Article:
Guest blog: Make cigarettes less attractive to children(44 Posts)
Every year 207,000 children aged 11-15 start smoking in the UK. Evidence shows that putting tobacco in standard packs makes cigarettes less attractive. However, proposals to introduce plain packaging for all tobacco products were recently dismissed by the government.
Elizabeth Bailey, an Ambassador for Cancer Research UK, explains why changing the way cigarettes are marketed could make a difference - and what we can do to give our children the best chance for a healthy future.
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Hello, I'm Elizabeth: 48 year-old mother of two girls, a local council worker, postgrad student, and breast cancer survivor. I've written this guest post because something has happened over my girls' summer holiday that has frustrated me beyond belief.
That thing is David Cameron's decision to shelve proposals to introduce standardised, (or 'plain') packaging for cigarettes. It's a decision I find incomprehensible.
Under the proposed plans, all tobacco products and cigarettes would be packaged in a standard shape without branding, design or logo and with clear health warnings. The evidence is clear: today's tobacco packaging attracts children, but standardised packs with picture health warnings are a turn off. Removing the glitz and glam packaging that tobacco companies use to lure new consumers would give children one less reason to start smoking.
I dare say you've already read about the campaign in the news, and perhaps picked up on the suggestion that the PM's adviser, Lynton Crosby, who has strong links with the tobacco industry might somehow be involved in the turnaround. Maybe, who knows? What I do know is - that decision was plain wrong.
Let me tell you something else about myself. As a child, I was poisoned by my neighbours. Yes, you read that right. I don't blame them - they didn't mean to do it. As it happens, they were being poisoned themselves, and had been since they were children, too.
I often found myself sitting in rooms with yellow walls; hacking coughs were just part of the background sound. Each day, twice a day, I travelled back and forth in a smoke-filled box called a corporation bus. I was just a child - to me, arsenic and cyanide belonged in the murder mysteries I watched on the TV. I had no idea I was breathing them in every day: no-one told me, and no-one asked me if I was happy with that.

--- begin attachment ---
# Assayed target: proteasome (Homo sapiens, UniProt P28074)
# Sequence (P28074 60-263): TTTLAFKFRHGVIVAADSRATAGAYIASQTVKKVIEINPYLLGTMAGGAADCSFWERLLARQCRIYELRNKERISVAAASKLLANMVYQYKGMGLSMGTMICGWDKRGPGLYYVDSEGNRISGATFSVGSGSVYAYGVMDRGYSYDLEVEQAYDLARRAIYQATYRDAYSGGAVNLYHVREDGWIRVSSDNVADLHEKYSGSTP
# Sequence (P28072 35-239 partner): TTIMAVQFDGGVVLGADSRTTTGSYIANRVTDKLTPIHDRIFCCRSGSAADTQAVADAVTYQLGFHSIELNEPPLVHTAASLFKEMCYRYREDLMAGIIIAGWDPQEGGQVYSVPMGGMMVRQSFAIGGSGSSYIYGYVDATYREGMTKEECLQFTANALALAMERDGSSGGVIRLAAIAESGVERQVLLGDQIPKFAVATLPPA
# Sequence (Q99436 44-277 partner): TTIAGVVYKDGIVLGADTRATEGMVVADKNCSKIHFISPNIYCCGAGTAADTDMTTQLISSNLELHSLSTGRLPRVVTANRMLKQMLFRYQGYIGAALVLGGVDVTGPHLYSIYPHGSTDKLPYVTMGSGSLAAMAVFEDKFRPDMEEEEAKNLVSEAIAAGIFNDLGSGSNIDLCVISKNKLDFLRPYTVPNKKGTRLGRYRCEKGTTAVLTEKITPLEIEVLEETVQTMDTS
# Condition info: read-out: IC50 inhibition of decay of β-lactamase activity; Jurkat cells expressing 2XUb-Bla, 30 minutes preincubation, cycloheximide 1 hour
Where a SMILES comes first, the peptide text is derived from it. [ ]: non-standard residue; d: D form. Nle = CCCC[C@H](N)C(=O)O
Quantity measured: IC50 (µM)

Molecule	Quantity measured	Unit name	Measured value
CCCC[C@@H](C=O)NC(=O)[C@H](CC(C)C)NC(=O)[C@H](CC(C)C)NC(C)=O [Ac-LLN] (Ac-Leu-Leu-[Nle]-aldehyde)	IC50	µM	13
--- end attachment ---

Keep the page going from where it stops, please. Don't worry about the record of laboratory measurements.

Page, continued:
People who didn't grow up in a working-class town in the 1970s like I did maybe don't appreciate the huge improvements in all of our lives brought about by laws on tobacco. Our kids breathe much cleaner air than I did - and that's because people like us bothered to make a stand.
My message to you is this: don't take it for granted. We've moved on since the 70s, but 567 children are still taking up smoking each day in the UK. It's a shocking statistic, but there are things we can do to stop it - and taking glamorous branding off cigarette packs is one of those things.
Please think about it. I can't be certain if my own cancer, or the cancer my dad Eric, a smoker since his teens, died from were linked to smoke. I can be fairly confident the heart disease Dad suffered for the last 25 year of his life was. We just thought it was one of those things middle-aged people got - his own dad, a docker who smoked a respectable, manly brand, he thought, died of a heart attack. That's what happened to a lot of working men.
Why did they get caught up with this rubbish? The answer is simple: they were reeled in as teenagers, with promises of sophistication - only to find themselves unable to escape a highly addictive drug.
And you know what, advertising and branding did make a difference. It mattered what brand you smoked. In the 70s, Navy Cut were considered a bit more gentlemanly than Wills Woodbines; Embassy and Regal were great working man's fags - and of course, Silk Cut were for ladies. Then the 80s came, and people took up Camels, or American brands like Marlboro or, the very height of cool, Lucky Strike. And those days aren't over - nowadays it's all about girls being targeted by brands like Vogue and Glamour.
Some people might think standardised packaging won't work, and that kids starting smoking is entirely down to peer pressure. I don't think so. You just need to look at the video Cancer Research UK did of children discussing brands on cigarette packs. And as mums and dads, you know already know that children respond to branding - those of us who've tried to persuade our children to accept the 'unbranded' version of a particular toy or product know full well how wedded children and teens are to particular brands. Tobacco companies spend lots of money on pack design for a reason - and it's not because they want to make our lives more colourful. It's because, by their own admission, it's one of the only marketing tools left to them - and it works.